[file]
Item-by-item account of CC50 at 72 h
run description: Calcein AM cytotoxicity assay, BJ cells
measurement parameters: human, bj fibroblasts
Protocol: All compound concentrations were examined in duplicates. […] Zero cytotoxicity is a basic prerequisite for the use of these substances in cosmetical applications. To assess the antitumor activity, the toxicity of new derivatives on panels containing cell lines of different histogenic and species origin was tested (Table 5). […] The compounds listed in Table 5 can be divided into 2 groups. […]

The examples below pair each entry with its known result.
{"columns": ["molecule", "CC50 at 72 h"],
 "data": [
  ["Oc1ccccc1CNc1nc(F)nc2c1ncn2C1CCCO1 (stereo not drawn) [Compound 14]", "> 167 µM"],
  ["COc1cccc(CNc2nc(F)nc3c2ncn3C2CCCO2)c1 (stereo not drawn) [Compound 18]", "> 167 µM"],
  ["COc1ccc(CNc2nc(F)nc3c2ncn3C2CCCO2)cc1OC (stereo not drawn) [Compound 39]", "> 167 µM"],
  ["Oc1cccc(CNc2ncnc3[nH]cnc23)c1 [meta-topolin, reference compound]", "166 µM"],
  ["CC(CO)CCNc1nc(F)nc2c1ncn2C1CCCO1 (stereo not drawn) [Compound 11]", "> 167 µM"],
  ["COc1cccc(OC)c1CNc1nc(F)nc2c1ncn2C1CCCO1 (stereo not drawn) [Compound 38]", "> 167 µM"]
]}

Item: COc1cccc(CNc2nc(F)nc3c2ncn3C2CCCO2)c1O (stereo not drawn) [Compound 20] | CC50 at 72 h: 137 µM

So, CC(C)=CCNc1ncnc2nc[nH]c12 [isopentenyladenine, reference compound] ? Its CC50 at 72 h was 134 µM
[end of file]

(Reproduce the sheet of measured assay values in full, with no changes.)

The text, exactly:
Item-by-item account of CC50 at 72 h
run description: Calcein AM cytotoxicity assay, BJ cells
measurement parameters: human, bj fibroblasts
Protocol: All compound concentrations were examined in duplicates. […] Zero cytotoxicity is a basic prerequisite for the use of these substances in cosmetical applications. To assess the antitumor activity, the toxicity of new derivatives on panels containing cell lines of different histogenic and species origin was tested (Table 5). […] The compounds listed in Table 5 can be divided into 2 groups. […]

The examples below pair each entry with its known result.
{"columns": ["molecule", "CC50 at 72 h"],
 "data": [
  ["Oc1ccccc1CNc1nc(F)nc2c1ncn2C1CCCO1 (stereo not drawn) [Compound 14]", "> 167 µM"],
  ["COc1cccc(CNc2nc(F)nc3c2ncn3C2CCCO2)c1 (stereo not drawn) [Compound 18]", "> 167 µM"],
  ["COc1ccc(CNc2nc(F)nc3c2ncn3C2CCCO2)cc1OC (stereo not drawn) [Compound 39]", "> 167 µM"],
  ["Oc1cccc(CNc2ncnc3[nH]cnc23)c1 [meta-topolin, reference compound]", "166 µM"],
  ["CC(CO)CCNc1nc(F)nc2c1ncn2C1CCCO1 (stereo not drawn) [Compound 11]", "> 167 µM"],
  ["COc1cccc(OC)c1CNc1nc(F)nc2c1ncn2C1CCCO1 (stereo not drawn) [Compound 38]", "> 167 µM"]
]}

Item: COc1cccc(CNc2nc(F)nc3c2ncn3C2CCCO2)c1O (stereo not drawn) [Compound 20] | CC50 at 72 h: 137 µM

So, CC(C)=CCNc1ncnc2nc[nH]c12 [isopentenyladenine, reference compound] ? Its CC50 at 72 h was 134 µM